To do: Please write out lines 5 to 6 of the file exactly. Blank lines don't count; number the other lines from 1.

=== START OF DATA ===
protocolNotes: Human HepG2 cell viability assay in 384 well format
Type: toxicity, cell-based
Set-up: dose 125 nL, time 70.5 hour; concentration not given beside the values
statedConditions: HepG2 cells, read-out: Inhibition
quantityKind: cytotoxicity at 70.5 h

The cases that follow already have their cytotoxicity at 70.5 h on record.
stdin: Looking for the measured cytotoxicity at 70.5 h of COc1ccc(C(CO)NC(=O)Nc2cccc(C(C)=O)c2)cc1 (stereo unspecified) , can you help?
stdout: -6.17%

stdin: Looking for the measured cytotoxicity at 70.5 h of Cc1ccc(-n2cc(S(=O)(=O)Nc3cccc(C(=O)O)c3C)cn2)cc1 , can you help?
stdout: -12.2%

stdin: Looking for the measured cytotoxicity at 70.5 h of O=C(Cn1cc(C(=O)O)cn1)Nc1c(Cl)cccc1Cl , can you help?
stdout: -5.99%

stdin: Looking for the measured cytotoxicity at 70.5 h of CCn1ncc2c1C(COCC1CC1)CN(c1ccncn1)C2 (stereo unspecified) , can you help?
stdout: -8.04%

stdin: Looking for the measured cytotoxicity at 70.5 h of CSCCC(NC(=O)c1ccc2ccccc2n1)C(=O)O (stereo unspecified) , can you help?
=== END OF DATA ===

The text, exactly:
quantityKind: cytotoxicity at 70.5 h

The cases that follow already have their cytotoxicity at 70.5 h on record.